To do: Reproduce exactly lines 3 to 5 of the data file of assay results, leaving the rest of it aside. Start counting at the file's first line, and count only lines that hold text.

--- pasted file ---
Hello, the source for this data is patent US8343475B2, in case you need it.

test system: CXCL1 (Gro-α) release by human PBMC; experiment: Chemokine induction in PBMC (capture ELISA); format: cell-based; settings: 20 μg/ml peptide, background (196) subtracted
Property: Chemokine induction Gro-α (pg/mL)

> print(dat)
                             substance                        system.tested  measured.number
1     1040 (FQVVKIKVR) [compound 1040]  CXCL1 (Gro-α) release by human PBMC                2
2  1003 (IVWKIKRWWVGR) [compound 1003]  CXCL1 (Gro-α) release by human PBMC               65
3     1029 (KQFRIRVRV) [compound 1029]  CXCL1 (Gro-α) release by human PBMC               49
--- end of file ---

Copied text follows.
Property: Chemokine induction Gro-α (pg/mL)

> print(dat)
                             substance                        system.tested  measured.number